Nevertheless, perhaps Zhengdong is simply a realist when he advises those looking for absolute fairness not to bother getting involved with racing. He’s not a bad guy, if somewhat insecure in feeling as if his own success has been enabled only by Chi’s fall from grace and perhaps he wouldn’t be top of the podium if the best driver hadn’t been hounded off the track. What we’re left with is an awkward admission that what makes the difference is men like Zhengdong deciding to feel philanthropic, though in this case he does so out of a sense of sportsmanship and a not entirely altruistic desire to prove himself by ensuring the participation of a worthy rival. Given this boost, Chi’s quest necessarily leaves the realm of the everyday loser and returns to the rarefied one of success enabled by privilege.

The final messages are also somewhat ambivalent in their death or glory, live full throttle intensity as Chi’s lectures on driving become lectures about life, affirming that those who win are the ones who drive fastest while making the fewest mistakes. Chi is not unencumbered, he has his son and therefore a responsibility to another which is sometimes forgotten in his own quest for glory which, we are reminded, carries risk and danger. Perhaps what we’re asked is if the gentle pleasures of a simple life selling fried rice for decades are worth giving up the hyper acceleration of a life measured in seconds following a dream. Chi might have found his answer, but it comes at a cost and he’s not the only one who’ll be paying it. As New Year messages go, it’s a decidedly mixed one which might not offer much positivity for the average middle-aged loser longing to relive their glory days in service of a dream which might long have flickered out in an increasingly unequal society.


Currently on limited release in UK cinemas.

Original trailer (English subtitles)

The Fragile House (海上城市, Lin Zi, 2018)

thefragilehouseposterAmong the many concerns of recent Chinese cinema, economic inequality and the fate of the family loom large. Lin Zi’s debut, The Fragile House (海上城市, Hǎishàng Chéngshì), neatly brings the two together in the tale of one ordinary family who’ve managed to carve out a degree of comfort for themselves but at great cost. Economic strain threatens the very idea of family, or at least of “family” as has traditionally been defined. The Huangs pay their respects to their elders and enact the rituals expected of them, but remain mere individuals drifting endlessly without direction in pursuit of an inflated ideal of middle-class respectability.

Lin opens on the most important family occasion of all – New Year’s Eve. The Huangs have gathered together as expected with even oldest son and heavily pregnant daughter-in-law in attendance, but there is an unexpected visitor. Cui Ying’s sister Cui Na has come calling but not to join the festivities – she’s come to claim a debt and is refusing to leave the Huang’s sofa until she gets her money. In an extreme power move, the Huangs have called the police to have her removed – an act of intense pettiness which results in little more than ruining everyone’s New Year by getting half the family detained at the local police station.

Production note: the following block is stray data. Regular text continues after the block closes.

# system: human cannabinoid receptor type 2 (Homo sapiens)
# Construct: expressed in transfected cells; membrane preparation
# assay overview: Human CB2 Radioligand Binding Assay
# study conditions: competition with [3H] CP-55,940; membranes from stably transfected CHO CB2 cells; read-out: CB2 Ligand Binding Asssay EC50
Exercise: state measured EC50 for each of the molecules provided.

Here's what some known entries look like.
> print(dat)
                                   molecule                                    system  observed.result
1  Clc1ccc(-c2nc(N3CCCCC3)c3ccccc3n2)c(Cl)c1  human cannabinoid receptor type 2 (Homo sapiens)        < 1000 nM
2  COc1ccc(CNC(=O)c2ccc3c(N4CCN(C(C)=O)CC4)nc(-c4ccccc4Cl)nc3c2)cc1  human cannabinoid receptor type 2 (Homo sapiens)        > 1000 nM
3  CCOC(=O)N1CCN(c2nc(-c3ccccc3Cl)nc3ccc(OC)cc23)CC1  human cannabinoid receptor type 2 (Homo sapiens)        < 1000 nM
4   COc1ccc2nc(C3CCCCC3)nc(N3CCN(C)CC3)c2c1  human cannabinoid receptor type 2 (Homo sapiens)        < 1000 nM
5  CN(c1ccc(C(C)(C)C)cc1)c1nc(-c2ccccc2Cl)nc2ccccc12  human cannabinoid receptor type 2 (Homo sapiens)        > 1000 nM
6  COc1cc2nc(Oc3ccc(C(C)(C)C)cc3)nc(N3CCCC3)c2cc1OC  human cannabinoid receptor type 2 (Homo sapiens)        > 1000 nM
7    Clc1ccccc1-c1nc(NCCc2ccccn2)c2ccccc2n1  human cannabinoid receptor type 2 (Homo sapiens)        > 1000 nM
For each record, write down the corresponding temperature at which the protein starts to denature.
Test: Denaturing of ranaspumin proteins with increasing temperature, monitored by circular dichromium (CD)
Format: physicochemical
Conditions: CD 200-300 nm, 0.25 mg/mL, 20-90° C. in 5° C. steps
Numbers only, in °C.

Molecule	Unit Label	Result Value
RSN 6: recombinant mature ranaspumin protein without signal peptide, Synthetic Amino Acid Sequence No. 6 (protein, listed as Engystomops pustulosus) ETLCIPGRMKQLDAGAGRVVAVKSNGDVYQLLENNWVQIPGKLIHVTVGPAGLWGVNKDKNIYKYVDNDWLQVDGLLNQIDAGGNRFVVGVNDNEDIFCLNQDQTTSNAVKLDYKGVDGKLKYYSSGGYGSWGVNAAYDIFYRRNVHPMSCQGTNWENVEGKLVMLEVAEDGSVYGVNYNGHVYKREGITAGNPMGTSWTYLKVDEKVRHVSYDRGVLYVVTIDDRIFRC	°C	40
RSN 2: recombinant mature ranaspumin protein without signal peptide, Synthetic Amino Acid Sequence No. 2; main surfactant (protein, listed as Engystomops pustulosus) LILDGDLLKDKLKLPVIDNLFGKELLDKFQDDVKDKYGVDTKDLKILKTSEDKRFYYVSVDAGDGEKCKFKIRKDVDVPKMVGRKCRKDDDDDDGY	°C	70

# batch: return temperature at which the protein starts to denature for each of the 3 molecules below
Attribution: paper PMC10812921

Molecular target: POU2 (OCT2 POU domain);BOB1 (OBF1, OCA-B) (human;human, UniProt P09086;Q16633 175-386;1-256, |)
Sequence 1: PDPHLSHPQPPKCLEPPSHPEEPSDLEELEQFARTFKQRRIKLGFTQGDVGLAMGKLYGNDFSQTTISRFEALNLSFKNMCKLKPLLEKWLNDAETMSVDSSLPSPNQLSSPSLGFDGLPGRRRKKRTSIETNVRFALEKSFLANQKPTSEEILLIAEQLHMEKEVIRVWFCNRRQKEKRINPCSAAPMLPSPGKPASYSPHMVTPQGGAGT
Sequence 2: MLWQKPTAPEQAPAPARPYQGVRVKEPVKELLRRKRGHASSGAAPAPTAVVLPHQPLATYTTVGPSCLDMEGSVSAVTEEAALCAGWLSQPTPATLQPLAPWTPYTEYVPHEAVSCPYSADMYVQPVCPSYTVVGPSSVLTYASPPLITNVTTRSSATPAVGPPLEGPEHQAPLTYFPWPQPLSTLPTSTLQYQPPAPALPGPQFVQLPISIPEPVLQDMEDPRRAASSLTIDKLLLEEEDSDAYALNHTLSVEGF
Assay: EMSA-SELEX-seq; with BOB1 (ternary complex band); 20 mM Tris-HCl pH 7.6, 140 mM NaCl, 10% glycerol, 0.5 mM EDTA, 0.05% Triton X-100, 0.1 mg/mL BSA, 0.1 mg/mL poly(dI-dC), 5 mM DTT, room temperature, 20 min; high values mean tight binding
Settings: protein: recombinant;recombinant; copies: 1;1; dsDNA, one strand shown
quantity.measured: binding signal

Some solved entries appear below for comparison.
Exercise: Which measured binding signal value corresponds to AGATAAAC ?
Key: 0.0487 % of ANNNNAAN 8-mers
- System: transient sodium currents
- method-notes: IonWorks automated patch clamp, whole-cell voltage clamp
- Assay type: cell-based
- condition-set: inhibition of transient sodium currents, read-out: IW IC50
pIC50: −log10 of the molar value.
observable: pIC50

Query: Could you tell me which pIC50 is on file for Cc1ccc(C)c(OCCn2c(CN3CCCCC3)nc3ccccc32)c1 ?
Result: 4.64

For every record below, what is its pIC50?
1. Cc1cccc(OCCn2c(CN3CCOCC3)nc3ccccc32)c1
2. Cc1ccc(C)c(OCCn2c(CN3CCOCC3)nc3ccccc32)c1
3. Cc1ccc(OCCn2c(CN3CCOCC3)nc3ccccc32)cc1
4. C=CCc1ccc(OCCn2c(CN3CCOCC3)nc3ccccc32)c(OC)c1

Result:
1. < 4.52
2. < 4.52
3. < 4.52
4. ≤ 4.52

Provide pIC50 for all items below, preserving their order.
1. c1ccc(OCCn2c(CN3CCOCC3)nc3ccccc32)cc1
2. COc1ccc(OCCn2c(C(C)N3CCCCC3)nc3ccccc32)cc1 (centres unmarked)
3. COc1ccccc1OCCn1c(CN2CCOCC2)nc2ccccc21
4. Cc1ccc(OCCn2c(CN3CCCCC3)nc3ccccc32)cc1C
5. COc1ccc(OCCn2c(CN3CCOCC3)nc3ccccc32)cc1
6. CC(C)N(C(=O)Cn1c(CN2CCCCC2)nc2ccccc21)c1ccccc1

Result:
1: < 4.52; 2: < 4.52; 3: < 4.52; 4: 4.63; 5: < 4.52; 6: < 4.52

Originally from the country, Cui Ying and her husband work for a construction firm but there’s trouble on the horizon because Cui Ying, who seems to be in charge of payroll, hasn’t been given the construction funding by the developers who keep fobbing her off meaning she can’t pay her workers. The workers are understandably upset and angry, some resorting to thieving materials in lieu of their wages while quietly seething with resentment towards Cui Ying who swans around in her fancy car while they can’t pay their bills or feed their families.

Likewise, Cui Na finds it difficult to accept her sister’s excuses when she takes in her lovely middle-class family home. If she really has no money why doesn’t she sell the house or her car? Cui Na thinks it’s adding insult to injury when the Huangs throw a party to celebrate the birth of their first grandchild rather than paying her back, but then holding a celebration on the one month anniversary of a child’s birth is one of the many things which a “family” must do to be a family.

Yet this family is one already divided. Lin splits the screen in three, imprisoning the Huang’s in their own individual bubbles on a night devoted to the idea of togetherness. While Cui Ying and her sons pointedly do not eat their New Year dinner at a table in the back, her husband Jian perches on the edge of the sofa, while her sister remains petulantly all the way over to the side. The Huang’s have worked hard for this house, but this evening is one of the few times they will all occupy it at the same time. Jian will soon depart to play nightwatchman at the yard – they’ve no money to pay someone else to watch the place, while youngest son Chaochao has developed the habit of going to the local internet cafe to play games online rather than come home to an empty house, neglecting his studies in the process.

Though his father is more sympathetic and encourages him to find something else to do if he finds school does not interest him, Cui Ying eventually decides to send her son away, absenting him from the family altogether. She does this in the hope of training him to become a model citizen – something the school’s prominently displayed signs declaring “one lifestyle” seem to promise, but does not stop to consider the weakening bond between herself and her children with her oldest son already in the city and, like she with her own family, only coming home for the obligatory family occasions.